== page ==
The Americans with Disabilities Act (ADA) and the Americans with Disabilities
Act Amendments Act (ADAAA) prohibit
disability discrimination against individuals with a disability in the terms and conditions of employment.
This includes people with any medical, physiological, or psychiatric condition
that substantially limits a major life activity. As part of the ADA and
ADAAA employers are required to make an effort to “reasonably accommodate”
qualified individuals with disabilities. To “reasonably accommodate”
means different actions in different work situations, but has been found
to include changing your starting work time by a couple of minutes, making
alterations to your workspace, or giving you a phone amplifier if you
are hard of hearing.
In a recent New York case,
Nixon-Tinkelman v. New York City Dep’t of Health and Mental Hygiene, a woman who is hearing-impaired and has cancer, heart problems, and asthma
claimed she suffered disability discrimination when her employer failed
to accommodate her by assisting with her commute after transferring her
place of work from Queens to Manhattan. The trial court had determined
that because commuting falls outside of the scope of a person’s
job, assisting with Nixon-Tinkelman’s commute was not required under the ADA.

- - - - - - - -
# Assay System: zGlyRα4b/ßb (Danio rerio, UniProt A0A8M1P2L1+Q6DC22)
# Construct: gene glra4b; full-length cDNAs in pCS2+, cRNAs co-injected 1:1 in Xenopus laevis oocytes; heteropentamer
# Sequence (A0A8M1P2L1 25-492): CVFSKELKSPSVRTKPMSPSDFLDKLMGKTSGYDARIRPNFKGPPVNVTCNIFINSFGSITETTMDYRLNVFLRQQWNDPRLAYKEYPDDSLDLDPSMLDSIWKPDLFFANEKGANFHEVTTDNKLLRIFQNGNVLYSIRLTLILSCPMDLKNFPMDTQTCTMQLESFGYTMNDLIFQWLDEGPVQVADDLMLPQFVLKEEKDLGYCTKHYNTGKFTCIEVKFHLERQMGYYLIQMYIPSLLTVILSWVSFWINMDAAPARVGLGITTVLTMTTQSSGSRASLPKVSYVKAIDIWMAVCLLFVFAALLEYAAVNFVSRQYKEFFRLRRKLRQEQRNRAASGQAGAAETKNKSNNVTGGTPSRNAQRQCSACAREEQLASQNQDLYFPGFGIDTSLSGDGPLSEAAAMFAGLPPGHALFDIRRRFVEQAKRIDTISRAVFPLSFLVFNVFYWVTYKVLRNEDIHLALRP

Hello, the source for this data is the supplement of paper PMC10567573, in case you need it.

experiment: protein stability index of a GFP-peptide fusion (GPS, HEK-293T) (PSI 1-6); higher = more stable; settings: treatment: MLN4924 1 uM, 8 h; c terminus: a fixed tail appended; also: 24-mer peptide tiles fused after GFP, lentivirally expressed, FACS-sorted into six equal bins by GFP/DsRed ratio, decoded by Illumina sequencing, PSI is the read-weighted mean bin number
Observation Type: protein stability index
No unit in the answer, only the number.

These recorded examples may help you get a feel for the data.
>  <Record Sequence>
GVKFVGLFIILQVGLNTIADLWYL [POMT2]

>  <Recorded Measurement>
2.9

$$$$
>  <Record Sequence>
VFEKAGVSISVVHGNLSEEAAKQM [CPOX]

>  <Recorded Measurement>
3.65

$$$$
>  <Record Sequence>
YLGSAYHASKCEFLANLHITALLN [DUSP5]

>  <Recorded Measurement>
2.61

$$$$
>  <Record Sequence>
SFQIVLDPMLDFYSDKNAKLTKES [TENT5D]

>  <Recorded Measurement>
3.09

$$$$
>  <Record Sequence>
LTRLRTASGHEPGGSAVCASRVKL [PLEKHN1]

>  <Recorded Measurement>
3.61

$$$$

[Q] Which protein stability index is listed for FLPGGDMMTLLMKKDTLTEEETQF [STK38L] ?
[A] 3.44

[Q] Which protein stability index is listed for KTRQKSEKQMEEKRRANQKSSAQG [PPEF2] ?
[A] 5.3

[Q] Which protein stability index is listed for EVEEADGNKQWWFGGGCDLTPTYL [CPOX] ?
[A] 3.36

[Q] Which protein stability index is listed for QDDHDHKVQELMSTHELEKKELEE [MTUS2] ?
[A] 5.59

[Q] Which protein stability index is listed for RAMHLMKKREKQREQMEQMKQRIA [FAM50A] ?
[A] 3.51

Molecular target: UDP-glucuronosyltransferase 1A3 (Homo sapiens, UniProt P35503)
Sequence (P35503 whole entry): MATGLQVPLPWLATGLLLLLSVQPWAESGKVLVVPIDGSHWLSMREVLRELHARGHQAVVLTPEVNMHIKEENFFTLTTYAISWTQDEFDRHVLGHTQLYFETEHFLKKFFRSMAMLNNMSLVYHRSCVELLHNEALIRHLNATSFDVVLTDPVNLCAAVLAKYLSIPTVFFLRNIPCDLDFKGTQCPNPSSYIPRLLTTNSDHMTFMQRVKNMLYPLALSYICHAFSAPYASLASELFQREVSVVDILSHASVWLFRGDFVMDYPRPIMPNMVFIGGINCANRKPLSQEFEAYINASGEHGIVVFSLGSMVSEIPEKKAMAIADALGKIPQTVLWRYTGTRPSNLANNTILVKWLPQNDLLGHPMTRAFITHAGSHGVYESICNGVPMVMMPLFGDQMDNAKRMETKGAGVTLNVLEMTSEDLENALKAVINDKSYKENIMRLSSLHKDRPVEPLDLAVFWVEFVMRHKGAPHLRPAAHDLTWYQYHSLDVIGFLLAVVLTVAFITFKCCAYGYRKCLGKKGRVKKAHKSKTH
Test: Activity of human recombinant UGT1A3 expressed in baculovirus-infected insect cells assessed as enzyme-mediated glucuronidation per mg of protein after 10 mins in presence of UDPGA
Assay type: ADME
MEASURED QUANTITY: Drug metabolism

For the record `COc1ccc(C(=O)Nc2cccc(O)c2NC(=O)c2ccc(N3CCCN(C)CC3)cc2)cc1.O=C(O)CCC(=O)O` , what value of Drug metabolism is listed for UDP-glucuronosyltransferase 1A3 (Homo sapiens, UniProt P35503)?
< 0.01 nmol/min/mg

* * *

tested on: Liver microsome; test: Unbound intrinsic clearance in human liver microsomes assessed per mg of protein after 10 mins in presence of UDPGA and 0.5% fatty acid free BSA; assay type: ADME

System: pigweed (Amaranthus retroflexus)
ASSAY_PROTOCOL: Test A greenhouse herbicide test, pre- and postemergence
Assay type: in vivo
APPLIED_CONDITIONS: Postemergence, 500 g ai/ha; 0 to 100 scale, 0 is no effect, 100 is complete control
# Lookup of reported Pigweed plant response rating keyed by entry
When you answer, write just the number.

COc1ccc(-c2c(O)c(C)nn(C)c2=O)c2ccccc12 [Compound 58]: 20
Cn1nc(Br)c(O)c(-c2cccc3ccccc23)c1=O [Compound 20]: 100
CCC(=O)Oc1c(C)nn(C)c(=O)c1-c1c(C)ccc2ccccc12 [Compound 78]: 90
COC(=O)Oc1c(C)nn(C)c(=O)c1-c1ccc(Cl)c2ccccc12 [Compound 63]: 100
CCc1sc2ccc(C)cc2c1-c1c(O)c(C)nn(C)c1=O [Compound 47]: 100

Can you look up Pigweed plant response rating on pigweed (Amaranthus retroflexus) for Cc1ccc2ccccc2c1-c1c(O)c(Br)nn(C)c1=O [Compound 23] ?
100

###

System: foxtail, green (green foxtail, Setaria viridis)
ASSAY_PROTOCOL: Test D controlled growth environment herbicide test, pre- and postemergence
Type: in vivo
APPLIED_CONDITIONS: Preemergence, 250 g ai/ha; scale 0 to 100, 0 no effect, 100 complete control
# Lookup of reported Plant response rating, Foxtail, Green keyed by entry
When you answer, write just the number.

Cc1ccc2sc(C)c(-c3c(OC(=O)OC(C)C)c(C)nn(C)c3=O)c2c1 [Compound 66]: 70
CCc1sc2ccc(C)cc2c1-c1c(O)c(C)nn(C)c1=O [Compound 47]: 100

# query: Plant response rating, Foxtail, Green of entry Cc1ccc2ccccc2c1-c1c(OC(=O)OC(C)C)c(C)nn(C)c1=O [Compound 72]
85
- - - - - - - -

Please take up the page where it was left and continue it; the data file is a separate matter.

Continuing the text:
The appeals court disagreed, stating “[A]n employer may have an obligation
to assist with an employee’s commute….[T]here is nothing
inherently unreasonable … in requiring an employer to furnish an
otherwise qualified disabled employee with assistance related to her ability
to get to work.” The court also noted that the actions necessary
to accommodate a commute vary on a case-by-case basis, so what is “reasonable”
depends on each individual’s situation.
Here, Nixon-Tinkelman had worked in a more suitable location for many years
before her employer decided to transfer her, so the district court should
have considered whether her employer could have complied with the ADA
by transferring her back to her original location, providing the option
to work at home, or even giving her a car to get to work.
If you have a disability or other serious medical condition you may be
protected by the ADA and ADAAA. This means that your employer must take
steps to reasonably accommodate your disability. The failure to make an
effort to take reasonable steps may constitute a violation.
If you have questions about the ADA, ADAAA, or believe you may have been
discriminated against, contact our dedicated
Atlanta disability discrimination lawyers. Our
Georgia employment attorneys at The Buckley Law Firm, LLC are very experienced in disability cases
and will fight to eradicate disability discrimination in your workplace.